Collected over a decade ago, to this day, we have yet to see another specimen like this. It is a huge and unusually long, gracile claw from an enormous pterosaur, most likely Siroccopteryx. It is possible that it comes from a new, large species not yet scientifically described. With only limited scientific work published regarding North African pterosaurs, it is hard to say with certainty if this is a hand or foot claw but it is most likely a primary hand claw based on its unusual elongated profile. Pterosaur teeth exceeding 3 inches in length have been documented from the same site and deposit as where this claw was found so it is probable it would have come from a pterosaur with a wing-span approaching a small aircraft. A claw of this size would have been fitting for such a enormous pterodactyl.
The state of preservation on this specimen is impeccable. It is UNBROKEN and 100% AUTHENTIC AS FOUND. There are still some areas encrusted with silicified sand on the surface. Due to its fragile and INTACT nature, we opted to refrain from a total cleaning of this mineralization. The photos above show close-up anatomy and features. Highly recommended for the advanced collection and worthy of further study.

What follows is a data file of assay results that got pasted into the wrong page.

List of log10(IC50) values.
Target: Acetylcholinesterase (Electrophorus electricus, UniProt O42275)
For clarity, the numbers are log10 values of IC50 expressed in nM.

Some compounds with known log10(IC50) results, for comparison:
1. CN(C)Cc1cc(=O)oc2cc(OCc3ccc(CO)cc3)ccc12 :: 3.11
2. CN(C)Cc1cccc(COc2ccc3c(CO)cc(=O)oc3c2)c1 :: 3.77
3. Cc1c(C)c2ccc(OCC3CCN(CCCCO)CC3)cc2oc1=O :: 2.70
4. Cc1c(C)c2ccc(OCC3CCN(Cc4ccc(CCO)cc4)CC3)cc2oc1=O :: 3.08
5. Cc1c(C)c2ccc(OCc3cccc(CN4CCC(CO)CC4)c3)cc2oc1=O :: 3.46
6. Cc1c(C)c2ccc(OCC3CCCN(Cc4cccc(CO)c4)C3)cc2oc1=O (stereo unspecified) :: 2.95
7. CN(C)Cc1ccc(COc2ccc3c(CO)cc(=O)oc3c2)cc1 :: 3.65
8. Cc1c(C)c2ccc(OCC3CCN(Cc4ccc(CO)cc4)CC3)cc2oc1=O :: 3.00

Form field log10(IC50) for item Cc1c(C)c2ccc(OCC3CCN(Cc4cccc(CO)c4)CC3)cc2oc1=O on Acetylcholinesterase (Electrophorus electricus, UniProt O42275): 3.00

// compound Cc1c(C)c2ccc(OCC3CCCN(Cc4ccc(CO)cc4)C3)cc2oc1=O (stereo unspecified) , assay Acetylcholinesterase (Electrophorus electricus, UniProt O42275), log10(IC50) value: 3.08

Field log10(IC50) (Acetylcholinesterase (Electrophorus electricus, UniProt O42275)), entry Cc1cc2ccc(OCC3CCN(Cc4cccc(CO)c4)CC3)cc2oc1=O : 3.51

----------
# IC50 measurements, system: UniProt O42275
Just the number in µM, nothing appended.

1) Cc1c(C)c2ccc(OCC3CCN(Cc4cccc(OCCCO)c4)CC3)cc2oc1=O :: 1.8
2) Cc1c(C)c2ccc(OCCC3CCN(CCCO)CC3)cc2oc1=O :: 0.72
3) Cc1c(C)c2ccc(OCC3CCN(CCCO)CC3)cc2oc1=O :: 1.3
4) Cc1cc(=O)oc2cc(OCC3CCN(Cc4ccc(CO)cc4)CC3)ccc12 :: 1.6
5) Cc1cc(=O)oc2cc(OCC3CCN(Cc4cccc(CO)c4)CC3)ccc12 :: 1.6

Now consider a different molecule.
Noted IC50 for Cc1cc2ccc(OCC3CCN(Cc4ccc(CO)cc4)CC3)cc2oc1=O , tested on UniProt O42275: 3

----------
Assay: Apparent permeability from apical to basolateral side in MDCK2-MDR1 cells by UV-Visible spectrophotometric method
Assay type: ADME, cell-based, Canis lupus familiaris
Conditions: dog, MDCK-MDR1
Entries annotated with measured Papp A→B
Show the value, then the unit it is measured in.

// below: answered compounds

Pterosaur fossils were only recently attributed to a species in 1999 from the Cretaceous deposits of the southern border of Morocco. To date, the only pterosaur species named from Morocco is Siroccopteryx moroccoensis. With an estimated wingspan of nearly 20 feet, this anhanguerid pterodactyl ranks amongst the largest pterosaurs known. There have been comparisons of this creature to other anhanguerid species known from the Early Cretaceous of Brazil. Only jaw fragments and teeth have been discovered from Morocco and much has yet to be learned about this fascinating and giant flying reptile from prehistory.